Simon Ward reviews Posh at The Pleasance Theatre
Posh is a polemic on the class system, which gained much of its original salience from playing while the election that brought the Bullingdon Club into office was going on. As the late, great Peter Cook opined, its success was exactly as great as the Berlin cabaret scene in the Twenties was in destroying Adolf Hitler. So, a proud but broken pedigree.
In this incarnation the play has an all-female cast, while retaining the script with all its sexism and gender identities to the fore. There is perhaps a whisper that we can learn something about Theresa May but I think not: while the play utterly nailed the Cameron/Osborne/Johnson nexus, it feels like the latest crop of politicos have come up by a slightly different route. One cannot imagine the vicar’s daughter at The Riot Club. Perhaps we need another play charting her rise.
This is not to say that the piece is less powerful than it was; it is obvious why it was such a hit when first staged. But the re-casting changes the resonance and does mute the message somewhat. The programme notes invite us to consider that the actors are not playing men, but are rather fulfilling the roles that men play. I am not so sure that this works. The play requires that they are men, genitalia and all. There are two female parts – a waitress and a prostitute – both played by Toni Peach – and they stand out in contrast to the grotesquerie of the men on display as the most human and empathetic characters we meet.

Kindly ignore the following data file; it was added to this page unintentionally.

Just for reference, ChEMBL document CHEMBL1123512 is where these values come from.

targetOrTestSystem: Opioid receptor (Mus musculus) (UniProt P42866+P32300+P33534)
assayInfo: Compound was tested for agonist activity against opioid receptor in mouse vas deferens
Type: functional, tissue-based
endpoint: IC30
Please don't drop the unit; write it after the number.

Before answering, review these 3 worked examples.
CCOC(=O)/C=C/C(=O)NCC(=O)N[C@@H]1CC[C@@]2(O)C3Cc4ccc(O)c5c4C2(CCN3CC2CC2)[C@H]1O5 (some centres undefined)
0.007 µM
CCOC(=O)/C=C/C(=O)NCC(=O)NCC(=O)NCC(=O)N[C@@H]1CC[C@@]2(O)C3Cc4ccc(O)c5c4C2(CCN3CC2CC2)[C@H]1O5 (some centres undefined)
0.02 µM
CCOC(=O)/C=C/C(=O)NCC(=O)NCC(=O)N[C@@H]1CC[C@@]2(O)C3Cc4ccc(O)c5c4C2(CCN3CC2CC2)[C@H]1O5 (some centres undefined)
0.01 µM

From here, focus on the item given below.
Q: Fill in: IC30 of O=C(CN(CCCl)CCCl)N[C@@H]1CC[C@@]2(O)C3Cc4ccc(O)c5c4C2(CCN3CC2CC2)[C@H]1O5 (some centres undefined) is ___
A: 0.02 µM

Some performers have still to fully inhabit their roles. Ten cast members is anyway a large number to differentiate, especially when they are playing against their gender. As with any ensemble piece characters come in and out of focus, and it doesn’t help if we can’t quite remember who they were in the first place.
The play starts to ignite just before the interval when the Janus-face of the upper class is laid bare by Alistair, outstandingly played by Serena Jennings. She encapsulates an upper class entitlement which presents itself as perfect reason until the bar manager leaves the room to be set upon with a breathtaking viciousness.
Some of this fire is brought to bear in the second half when the attitudes and self-righteousness of the first part of the play come home to roost and the reality of their attitudes are exposed. Readers of Donna Tartt’s ‘The Secret History’ will find many echoes here.
This is a well-made play of the old school, and may become great over the course of the run. The direction by Cressida Carré is good and the music and mise-en-scène generate excitement. So far, however, there is too much of a gulf between ambition and execution.
A word about unreserved seating. The old Ryanair stress levels rise but it is not really an issue in a venue like this with good sight lines and excellent raking, so fear not.
Posh plays at the Pleasance until April 22nd.